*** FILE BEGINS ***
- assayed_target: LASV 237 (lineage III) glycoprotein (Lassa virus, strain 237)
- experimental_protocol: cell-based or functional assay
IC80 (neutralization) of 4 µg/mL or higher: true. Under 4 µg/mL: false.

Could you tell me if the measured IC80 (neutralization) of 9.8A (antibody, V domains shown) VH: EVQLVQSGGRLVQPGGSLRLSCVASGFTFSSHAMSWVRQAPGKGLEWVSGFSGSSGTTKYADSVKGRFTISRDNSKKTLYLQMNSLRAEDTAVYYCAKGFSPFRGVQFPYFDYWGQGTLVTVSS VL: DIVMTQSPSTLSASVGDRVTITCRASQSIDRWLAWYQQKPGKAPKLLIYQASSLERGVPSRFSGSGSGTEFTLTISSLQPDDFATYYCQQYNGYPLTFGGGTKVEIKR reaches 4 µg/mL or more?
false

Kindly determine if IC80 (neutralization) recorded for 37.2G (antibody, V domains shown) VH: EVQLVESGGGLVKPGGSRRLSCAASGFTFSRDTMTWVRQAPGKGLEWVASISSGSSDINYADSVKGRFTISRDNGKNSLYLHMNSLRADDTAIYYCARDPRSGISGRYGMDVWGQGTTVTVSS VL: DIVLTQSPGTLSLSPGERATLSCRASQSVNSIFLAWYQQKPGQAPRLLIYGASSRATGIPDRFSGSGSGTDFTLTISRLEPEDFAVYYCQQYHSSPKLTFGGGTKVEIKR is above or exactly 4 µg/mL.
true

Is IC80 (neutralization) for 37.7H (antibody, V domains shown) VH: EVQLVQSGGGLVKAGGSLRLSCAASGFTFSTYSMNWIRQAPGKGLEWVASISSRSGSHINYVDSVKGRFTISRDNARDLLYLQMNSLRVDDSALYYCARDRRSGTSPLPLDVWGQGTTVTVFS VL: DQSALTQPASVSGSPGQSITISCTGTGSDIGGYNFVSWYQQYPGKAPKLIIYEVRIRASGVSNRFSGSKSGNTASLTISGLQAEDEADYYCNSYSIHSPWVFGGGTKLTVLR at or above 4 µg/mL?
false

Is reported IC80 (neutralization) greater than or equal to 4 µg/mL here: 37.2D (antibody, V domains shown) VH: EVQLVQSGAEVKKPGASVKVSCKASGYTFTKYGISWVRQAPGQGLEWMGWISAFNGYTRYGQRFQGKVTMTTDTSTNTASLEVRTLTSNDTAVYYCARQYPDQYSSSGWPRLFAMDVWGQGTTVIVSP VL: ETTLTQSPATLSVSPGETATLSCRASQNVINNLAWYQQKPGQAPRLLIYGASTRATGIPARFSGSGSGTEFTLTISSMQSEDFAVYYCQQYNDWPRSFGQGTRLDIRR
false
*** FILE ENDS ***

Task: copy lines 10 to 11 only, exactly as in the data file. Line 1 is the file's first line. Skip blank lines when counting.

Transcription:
Is reported IC80 (neutralization) greater than or equal to 4 µg/mL here: 37.2D (antibody, V domains shown) VH: EVQLVQSGAEVKKPGASVKVSCKASGYTFTKYGISWVRQAPGQGLEWMGWISAFNGYTRYGQRFQGKVTMTTDTSTNTASLEVRTLTSNDTAVYYCARQYPDQYSSSGWPRLFAMDVWGQGTTVIVSP VL: ETTLTQSPATLSVSPGETATLSCRASQNVINNLAWYQQKPGQAPRLLIYGASTRATGIPARFSGSGSGTEFTLTISSMQSEDFAVYYCQQYNDWPRSFGQGTRLDIRR
false